Acceptability of Home-Based Chlamydia And Gonorrhea Testing Among a National Sample Of Sexual Minority Young Adults

Annie-Laurie McRee Allahna Esber Paul L.Reiter

First published online:

| DOI: https://doi.org/10.1363/47e2715
Abstract / Summary

STDs are common among older adolescents and young adults; hence, STD screening is a public health priority. Home-based STD testing could be a strategy to improve screening rates, particularly among at-risk populations, including sexual minority (i.e., nonheterosexual) young adults.


Data were collected from a national sample of 971 sexual minority young adults aged 18–26 through an online survey in the fall of 2013. Logistic regression analyses identified associations between respondents’ characteristics and their willingness to use a home-based test for chlamydia and gonorrhea.


A greater proportion of men than of women were willing to use a home-based STD test (81% vs. 68%). Willingness was more likely among gay than among bisexual men, among men insured through their parents than among the uninsured and among those who had had two or more sexual partners in the past year than among those who had had fewer (adjusted odds ratios, 2.0–2.2). Among men, students were less likely than the employed to report willingness for home-based testing (0.4). Among women, willingness was more likely among those who reported at least two partners in the past year than among those who reported fewer (1.6). Overall, respondents’ most common concerns about home-based STD testing regarded test accuracy, their ability to do the test correctly and their preference to see a doctor for testing.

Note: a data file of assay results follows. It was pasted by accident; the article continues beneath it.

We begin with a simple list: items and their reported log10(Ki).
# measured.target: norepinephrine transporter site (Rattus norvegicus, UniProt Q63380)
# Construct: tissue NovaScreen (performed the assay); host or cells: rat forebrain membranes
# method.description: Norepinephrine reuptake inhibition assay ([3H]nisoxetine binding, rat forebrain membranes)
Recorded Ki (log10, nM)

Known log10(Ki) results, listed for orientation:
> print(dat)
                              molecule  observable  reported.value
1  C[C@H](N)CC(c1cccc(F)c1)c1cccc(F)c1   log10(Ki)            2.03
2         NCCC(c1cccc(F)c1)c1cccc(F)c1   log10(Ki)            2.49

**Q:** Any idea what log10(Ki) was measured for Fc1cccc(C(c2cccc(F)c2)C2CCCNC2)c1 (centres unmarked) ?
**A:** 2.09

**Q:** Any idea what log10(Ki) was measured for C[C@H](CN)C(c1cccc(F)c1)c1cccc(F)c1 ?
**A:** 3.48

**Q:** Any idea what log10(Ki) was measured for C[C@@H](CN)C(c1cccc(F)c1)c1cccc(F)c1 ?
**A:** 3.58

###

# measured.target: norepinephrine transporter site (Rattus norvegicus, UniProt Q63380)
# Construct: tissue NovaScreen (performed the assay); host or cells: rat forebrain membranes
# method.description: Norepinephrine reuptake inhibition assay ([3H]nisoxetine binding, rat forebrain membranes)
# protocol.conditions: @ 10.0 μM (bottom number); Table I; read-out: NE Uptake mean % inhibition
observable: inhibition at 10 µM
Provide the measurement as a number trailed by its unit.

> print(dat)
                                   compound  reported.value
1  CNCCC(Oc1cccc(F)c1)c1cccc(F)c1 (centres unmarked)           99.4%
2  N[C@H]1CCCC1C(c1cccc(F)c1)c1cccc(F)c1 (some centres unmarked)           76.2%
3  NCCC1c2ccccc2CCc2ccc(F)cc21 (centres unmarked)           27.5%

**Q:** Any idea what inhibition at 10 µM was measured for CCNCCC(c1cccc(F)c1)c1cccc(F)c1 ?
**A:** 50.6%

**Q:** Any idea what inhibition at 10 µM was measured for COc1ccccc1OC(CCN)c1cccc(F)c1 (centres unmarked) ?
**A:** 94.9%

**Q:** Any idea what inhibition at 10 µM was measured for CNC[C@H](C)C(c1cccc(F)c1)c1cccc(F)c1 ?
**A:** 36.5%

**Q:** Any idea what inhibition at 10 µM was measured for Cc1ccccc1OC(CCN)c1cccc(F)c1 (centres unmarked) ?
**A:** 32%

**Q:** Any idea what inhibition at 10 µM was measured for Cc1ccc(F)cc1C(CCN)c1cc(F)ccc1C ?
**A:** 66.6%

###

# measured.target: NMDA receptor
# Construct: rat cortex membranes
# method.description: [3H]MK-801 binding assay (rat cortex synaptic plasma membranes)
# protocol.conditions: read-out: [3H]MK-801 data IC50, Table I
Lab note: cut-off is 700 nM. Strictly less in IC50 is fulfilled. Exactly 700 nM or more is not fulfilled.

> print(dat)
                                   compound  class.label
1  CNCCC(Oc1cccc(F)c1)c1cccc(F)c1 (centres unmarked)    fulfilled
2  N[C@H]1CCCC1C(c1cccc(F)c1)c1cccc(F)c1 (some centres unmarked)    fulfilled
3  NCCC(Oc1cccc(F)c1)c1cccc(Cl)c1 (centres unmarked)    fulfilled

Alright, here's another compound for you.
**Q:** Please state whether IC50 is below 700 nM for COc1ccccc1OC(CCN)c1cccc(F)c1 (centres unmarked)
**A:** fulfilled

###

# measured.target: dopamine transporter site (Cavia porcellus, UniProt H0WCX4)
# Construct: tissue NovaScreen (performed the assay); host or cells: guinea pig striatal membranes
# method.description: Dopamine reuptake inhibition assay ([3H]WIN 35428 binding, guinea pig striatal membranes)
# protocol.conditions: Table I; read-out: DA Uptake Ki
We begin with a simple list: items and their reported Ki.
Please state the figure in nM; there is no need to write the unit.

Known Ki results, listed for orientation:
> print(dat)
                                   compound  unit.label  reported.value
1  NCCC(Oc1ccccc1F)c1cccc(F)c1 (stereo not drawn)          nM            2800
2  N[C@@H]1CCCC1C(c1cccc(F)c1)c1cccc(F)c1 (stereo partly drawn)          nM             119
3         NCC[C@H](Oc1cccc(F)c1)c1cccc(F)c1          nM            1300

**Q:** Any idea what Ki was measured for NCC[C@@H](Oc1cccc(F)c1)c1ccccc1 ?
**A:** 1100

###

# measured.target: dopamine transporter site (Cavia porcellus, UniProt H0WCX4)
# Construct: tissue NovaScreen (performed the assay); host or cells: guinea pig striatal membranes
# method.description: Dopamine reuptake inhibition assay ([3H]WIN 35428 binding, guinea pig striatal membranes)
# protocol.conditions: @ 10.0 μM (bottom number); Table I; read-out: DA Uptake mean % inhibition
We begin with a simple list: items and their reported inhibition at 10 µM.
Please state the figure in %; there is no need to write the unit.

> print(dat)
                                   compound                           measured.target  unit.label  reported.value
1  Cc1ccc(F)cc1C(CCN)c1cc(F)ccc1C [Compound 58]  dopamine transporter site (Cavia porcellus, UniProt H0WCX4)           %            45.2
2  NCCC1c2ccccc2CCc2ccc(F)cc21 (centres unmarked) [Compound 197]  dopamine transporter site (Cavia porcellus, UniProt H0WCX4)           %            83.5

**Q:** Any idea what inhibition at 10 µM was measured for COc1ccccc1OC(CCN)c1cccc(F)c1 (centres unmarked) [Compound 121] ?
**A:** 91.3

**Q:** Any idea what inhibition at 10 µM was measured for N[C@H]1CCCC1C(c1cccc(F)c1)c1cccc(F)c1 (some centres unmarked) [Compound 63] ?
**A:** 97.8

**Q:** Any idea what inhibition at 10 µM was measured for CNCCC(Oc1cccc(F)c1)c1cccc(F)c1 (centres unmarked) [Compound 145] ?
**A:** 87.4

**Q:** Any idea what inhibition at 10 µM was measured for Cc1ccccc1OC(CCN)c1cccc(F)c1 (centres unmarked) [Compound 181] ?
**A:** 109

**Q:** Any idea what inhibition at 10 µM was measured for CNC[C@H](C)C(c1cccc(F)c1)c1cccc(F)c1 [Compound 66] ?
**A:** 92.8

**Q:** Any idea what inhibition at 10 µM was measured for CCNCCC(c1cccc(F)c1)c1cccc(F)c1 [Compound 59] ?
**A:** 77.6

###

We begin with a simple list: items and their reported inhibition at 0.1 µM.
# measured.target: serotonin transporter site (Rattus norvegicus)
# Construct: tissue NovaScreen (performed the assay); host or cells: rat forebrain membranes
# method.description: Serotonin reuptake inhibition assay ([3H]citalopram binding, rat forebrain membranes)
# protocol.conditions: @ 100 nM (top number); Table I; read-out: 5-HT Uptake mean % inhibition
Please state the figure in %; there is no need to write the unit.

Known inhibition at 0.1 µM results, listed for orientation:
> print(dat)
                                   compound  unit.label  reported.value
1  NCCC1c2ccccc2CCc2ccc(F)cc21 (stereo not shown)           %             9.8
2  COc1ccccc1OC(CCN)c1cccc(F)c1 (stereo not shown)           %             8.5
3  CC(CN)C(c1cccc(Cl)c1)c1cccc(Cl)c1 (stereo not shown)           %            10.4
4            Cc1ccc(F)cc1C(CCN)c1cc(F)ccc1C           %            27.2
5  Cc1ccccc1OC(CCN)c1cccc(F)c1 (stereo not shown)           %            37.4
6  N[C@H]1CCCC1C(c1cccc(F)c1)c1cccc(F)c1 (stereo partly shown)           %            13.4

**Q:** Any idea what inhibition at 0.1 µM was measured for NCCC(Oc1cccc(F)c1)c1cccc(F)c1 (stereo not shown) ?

Home-based STD testing may be a promising strategy for screening sexual minority young adults; understanding correlates of willingness and young adults’ concerns may help inform self-testing programs.

Perspectives on Sexual and Reproductive Health, 2015, 47(1):3–10, doi: 10.1363/47e2715

Author's Affiliations

Annie-Laurie McRee is assistant professor, Division of Health Behavior and Health Promotion, and Allahna Esber is a doctoral candidate, Division of Epidemiology, Ohio State University College of Public Health, Columbus. Paul L. Reiter is assistant professor, Division of Cancer Prevention and Control, Ohio State University College of Medicine.


The views expressed in this publication do not necessarily reflect those of the Guttmacher Institute.